Sincerely, Harriet

Sincerely, Harriet

by Sarah Winifred Searle

Paperback(Reprint)

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Overview

Harriet Flores struggles with boredom and an unrequited crush while learning to manage her chronic illness through a long, hot, 1990s summer in Chicago. She uses her imagination to cope, which sometimes gets her into trouble, as she makes up fantastical fibs and wonders if there are ghosts upstairs. One neighbor, Pearl, encourages Harriet to read and write, leading Harriet to have a breakthrough and discover the power of storytelling.

Product Details

ISBN-13: 9781541545298
Publisher: Lerner Publishing Group
Publication date: 05/07/2019
Edition description: Reprint
Pages: 176
Sales rank: 447,421
Product dimensions: 5.40(w) x 8.20(h) x 0.50(d)
Age Range: 9 - 10 Years

About the Author

Sarah Winifred Searle originally hails from spooky New England but currently lives in sunny Perth, Australia. She's known for graphic memoirs and fiction inspired by history and the connections between people. When she isn't writing and drawing comics, Sarah's favorite things are planning Dungeons & Dragons adventures with her partner, rainy day cuddles with their foster cats, and naming the lizards and bugs that live in their garden. Find out more at swinsea.com.


Sarah Winifred Searle originally hails from spooky New England but currently lives in sunny Perth, Australia. She's known for graphic memoirs and fiction inspired by history and the connections between people. When she isn't writing and drawing comics, Sarah's favorite things are planning Dungeons & Dragons adventures with her partner, rainy day cuddles with their foster cats, and naming the lizards and bugs that live in their garden. Find out more at swinsea.com.

Customer Reviews

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Sincerely, Harriet 4.7 out of 5 based on 0 ratings. 3 reviews.
JillJemmett 10 months ago
This story was really emotional. Nothing too dramatic happened, but some of the things that happened were really heartbreaking. Harriet has Multiple Sclerosis. It isn’t revealed until close to the end of the book, but she has symptoms throughout the story. She drops things and stumbles sometimes, so I knew something was happening with her. She becomes close friends with a neighbour whose son had polio when he was a kid. They bond over this shared history with chronic illness. One of the saddest parts of the story was when Harriet would send her friends postcards, pretending to do things in the city. She mostly stayed home, but she made it seem like she was doing lots of activities. The girls didn’t return her feelings, and told her to stop sending letters. It was so sad to see her be rejected like that. This is an important story because it has a main character with a chronic illness, which isn’t common, especially in children’s books. I received a copy of this book from the publisher via NetGalley in exchange for an honest review.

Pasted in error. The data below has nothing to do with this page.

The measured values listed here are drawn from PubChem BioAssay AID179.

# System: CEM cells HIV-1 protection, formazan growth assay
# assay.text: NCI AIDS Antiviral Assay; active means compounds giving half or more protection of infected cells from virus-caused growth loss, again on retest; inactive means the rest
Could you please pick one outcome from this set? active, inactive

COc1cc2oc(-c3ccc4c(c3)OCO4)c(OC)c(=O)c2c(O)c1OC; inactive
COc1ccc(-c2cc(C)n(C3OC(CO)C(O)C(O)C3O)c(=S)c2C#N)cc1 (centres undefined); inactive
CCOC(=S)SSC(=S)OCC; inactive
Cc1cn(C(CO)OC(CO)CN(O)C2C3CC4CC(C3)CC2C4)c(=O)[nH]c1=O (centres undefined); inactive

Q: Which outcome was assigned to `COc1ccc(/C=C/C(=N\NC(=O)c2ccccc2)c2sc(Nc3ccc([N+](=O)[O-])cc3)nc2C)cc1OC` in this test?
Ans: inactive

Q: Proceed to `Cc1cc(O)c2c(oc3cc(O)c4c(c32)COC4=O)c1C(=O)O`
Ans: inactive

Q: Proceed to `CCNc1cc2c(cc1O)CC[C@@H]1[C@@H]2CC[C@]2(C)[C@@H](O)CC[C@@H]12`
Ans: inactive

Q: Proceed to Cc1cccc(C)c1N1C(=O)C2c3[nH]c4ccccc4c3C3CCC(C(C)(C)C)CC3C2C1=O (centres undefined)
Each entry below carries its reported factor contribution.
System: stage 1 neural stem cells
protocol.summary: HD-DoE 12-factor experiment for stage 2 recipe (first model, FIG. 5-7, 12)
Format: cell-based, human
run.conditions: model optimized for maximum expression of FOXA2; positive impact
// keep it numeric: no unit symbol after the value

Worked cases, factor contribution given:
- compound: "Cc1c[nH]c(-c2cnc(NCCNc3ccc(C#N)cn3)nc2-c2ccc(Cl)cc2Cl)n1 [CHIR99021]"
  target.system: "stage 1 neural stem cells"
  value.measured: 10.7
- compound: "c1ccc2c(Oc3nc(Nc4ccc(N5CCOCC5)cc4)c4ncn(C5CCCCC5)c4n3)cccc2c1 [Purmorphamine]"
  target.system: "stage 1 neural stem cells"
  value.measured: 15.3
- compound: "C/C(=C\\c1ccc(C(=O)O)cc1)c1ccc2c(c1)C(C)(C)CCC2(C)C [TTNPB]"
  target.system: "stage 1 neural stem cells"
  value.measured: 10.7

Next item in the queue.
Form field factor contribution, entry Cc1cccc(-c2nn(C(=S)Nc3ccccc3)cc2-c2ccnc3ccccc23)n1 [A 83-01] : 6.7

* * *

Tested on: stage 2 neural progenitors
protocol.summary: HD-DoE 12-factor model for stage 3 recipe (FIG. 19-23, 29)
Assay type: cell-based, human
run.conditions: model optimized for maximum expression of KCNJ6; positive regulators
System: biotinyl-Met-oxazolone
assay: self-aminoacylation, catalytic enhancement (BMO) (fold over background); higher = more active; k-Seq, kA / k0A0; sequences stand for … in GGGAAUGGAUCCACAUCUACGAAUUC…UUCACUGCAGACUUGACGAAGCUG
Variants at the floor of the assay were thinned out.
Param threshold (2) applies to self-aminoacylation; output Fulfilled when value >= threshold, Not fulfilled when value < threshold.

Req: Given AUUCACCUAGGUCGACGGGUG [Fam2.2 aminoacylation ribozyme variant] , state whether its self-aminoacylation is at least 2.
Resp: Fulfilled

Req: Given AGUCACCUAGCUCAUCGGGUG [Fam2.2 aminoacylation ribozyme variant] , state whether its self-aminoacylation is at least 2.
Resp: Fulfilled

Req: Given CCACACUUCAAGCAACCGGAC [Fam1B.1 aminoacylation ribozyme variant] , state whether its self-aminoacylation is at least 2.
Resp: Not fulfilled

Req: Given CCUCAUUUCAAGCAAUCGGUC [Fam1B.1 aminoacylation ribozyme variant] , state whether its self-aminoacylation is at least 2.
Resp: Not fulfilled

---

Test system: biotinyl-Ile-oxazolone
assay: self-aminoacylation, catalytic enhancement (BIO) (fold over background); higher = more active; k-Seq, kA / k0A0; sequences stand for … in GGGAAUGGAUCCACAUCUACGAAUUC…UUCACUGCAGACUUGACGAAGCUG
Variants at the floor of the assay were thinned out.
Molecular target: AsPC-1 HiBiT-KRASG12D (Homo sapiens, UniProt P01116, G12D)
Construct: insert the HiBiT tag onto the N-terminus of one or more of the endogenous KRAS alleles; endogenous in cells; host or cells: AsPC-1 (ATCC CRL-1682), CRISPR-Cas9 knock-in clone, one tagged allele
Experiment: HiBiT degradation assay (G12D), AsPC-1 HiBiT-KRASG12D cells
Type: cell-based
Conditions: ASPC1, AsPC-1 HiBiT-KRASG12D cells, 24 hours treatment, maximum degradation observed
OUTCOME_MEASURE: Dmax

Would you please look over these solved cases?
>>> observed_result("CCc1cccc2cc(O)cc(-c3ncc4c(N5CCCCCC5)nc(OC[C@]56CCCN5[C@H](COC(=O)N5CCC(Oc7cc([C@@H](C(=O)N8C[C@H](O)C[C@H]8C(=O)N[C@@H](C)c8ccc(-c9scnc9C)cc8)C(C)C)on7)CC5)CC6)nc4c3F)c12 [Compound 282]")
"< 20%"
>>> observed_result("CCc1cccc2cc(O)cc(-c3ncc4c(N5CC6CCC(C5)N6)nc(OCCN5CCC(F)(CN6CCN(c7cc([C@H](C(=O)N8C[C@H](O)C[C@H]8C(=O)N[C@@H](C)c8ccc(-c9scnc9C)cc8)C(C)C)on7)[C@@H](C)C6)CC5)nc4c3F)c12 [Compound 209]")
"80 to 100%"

CiihSnoU 12 months ago
Harriet Flores is a sweet girl suffering from boredom as summer passes by. She also just moved to Chicago with her parents, so she knows no one, and spends her time watching movies, writing to her camp friends, and with Pearl, the sweet lady downstairs who tries to encourage her to do more. With her great and expanding imagination, she creates stories about the ghost that lives in the top floor - what do they have in there? -, the evil mailman - who barks back and glares at dogs??! -. All the while, struggling to manage her illness. Sarah wrote a great story, with nice characters and a great background! It's the first time I see Nicholas and Harriet's 'invisible disabilities' being shown in a stance like this, with colours, and nice character, in a way that teens can read and see a bit for themselves how Harriet can still live while having MS, but it still affects her life. Besides how Nicholas has his own life as well! It's a great read, easy read, emotional read. I recommend it!
LawladyCase 12 months ago
Great lessons together with a wonderful story. Harriet has moved to Chicago with her parents. She wishes she could attend summer camp and writes to a couple of the girls she met the previous year. She is bored when her parents are at work and befriends the woman downstairs. Pearl tries to get Harriet to read more to expand her burgeoning imagination. As Harriet goes through several mishaps, the reader discovers Harriet’s limitations, dreams and realities. This is my first graphic novel. If this book is any example, I have found a new genre to explore. This is a fantastic sample. The illustrations are vivid and enjoyable. The writing is complex while being informative at the same time. This is a wonderful book about disabilities, friendship, loneliness, fantasies, and trying things one thinks they don’t like. How the author packed all of these great subjects into one story is amazing. Just like the book. I received an eBook ARC through NetGalley in exchange for an honest review. This in no way affects my opinions or ratings of this book.